Retirement Spotlight: IRS Issues Interim Guidance on Plan Corrections under SECURE 2.0 Act

Image: Retirement Spotlight: IRS Issues Interim Guidance on Plan Corrections under SECURE 2.0 Act

The SECURE 2.0 Act of 2022, (SECURE 2.0) provisions affecting the Employee Plans Compliance Resolution System (EPCRS) support the IRS trend toward shifting certain types of retirement account corrections to the Self Correction Program (SCP). For example, Sec. 305 of SECURE 2.0 provides for expanding EPCRS to allow certain “eligible inadvertent failures” to be corrected under the SCP. This provision also directs the Treasury Secretary to update guidance on correcting such failures under the SCP by December 2024. The IRS has responded by issuing Notice 2023-43 to provide interim guidance in advance of updating Rev. Proc. 2021-30.

NOTE: Although plan sponsors may self-correct an eligible inadvertent failure before Rev. Proc. 2021-30 is updated, IRA custodians do not have this option.

SCP Immediately Available to Qualified Plan Sponsors

Sec. 305 of SECURE 2.0 allows self-correction of any eligible inadvertent failure as long as the correction is completed within a reasonable time after the error is discovered. Notice 2023-43 specifies that plan sponsors can self-correct certain eligible inadvertent failures that meet specific conditions and limitations before the update of Revenue Procedure 2021-30.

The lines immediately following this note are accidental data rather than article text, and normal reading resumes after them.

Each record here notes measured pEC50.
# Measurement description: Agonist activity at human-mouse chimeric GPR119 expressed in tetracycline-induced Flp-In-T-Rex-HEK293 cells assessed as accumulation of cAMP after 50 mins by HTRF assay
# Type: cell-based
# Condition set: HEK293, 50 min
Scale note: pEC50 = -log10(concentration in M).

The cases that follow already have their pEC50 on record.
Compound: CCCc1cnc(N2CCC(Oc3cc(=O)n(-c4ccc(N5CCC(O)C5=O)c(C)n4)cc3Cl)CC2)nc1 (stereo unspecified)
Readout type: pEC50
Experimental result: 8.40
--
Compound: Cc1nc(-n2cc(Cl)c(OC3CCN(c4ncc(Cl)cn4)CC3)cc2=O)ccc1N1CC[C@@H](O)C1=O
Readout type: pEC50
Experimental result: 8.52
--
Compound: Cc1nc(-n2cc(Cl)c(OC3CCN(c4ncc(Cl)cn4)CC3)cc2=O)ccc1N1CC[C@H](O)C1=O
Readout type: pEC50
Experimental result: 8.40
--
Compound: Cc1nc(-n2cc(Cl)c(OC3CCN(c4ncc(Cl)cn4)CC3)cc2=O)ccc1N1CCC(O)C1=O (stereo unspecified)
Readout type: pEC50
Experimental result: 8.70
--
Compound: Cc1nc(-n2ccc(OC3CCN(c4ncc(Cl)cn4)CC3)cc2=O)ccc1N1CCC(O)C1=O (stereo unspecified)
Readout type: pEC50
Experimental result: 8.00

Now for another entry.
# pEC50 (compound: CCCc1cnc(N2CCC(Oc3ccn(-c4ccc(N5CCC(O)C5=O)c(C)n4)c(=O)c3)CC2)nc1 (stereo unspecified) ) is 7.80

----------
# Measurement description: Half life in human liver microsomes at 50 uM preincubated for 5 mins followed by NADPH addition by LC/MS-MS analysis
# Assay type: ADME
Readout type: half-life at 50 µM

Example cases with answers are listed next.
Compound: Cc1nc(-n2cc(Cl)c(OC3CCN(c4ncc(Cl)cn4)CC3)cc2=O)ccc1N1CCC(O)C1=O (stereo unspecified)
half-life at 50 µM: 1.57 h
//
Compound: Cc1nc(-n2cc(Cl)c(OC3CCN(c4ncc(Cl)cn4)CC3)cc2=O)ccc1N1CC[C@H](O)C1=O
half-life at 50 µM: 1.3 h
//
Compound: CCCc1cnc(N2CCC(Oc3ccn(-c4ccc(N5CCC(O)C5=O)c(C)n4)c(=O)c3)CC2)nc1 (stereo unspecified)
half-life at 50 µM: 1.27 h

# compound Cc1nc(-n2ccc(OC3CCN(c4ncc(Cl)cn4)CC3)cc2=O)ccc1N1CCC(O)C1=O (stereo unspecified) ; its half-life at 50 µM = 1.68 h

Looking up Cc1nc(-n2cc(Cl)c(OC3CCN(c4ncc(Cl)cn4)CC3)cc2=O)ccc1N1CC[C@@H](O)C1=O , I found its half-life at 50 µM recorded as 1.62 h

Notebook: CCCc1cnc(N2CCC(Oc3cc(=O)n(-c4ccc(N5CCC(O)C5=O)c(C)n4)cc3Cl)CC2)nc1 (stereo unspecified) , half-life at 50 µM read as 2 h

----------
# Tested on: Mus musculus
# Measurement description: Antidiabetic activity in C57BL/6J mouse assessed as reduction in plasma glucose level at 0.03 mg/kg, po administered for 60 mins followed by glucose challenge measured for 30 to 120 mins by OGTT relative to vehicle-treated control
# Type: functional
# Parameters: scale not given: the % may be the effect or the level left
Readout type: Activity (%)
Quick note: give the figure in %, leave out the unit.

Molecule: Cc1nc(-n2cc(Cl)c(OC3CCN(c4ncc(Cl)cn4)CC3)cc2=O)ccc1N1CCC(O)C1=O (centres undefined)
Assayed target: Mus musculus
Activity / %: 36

• Eligible Inadvertent Failure Definition. SECURE 2.0 defines an “eligible inadvertent failure” as a failure that occurs despite the existence of suitable practices and procedures and that is not
    • egregious,
    • related to the diversion or misuse of plan assets, or
    • related to an abusive tax avoidance transaction.
  • Employers may now correct eligible inadvertent failures under SCP at any time as long as two conditions are met. First, the IRS must not discover the failure (e.g., during an audit) before the employer has taken any actions that demonstrate a commitment to implement a self-correction. Second, the self-correction must be completed within a reasonable period after the failure is identified. Notice 2023-43 states that a plan sponsor must consider the facts and circumstances of the incident to determine whether the correction has been completed within a reasonable period. The interim guidance also states that the IRS will consider a failure that is corrected within 18 months after the failure is identified to have been corrected within a reasonable period. For an employer eligibility failure, the plan sponsor must cease all contributions to the plan as soon as practicable after identifying the failure, but no later than six months following the identification of the failure, to be considered resolved within a reasonable period.

NOTE: Employers may self-correct insignificant failures even if initially discovered by the IRS.

  • There are also circumstances in which an employer is simply not able to self-correct an eligible inadvertent failure. While any failure may normally be corrected using EPCRS’ Voluntary Correction Program (VCP), the following cases requirecorrection through the VCP.
    • A failure to initially adopt a written plan
    • A failure in an orphan plan
    • A significant failure in a terminated plan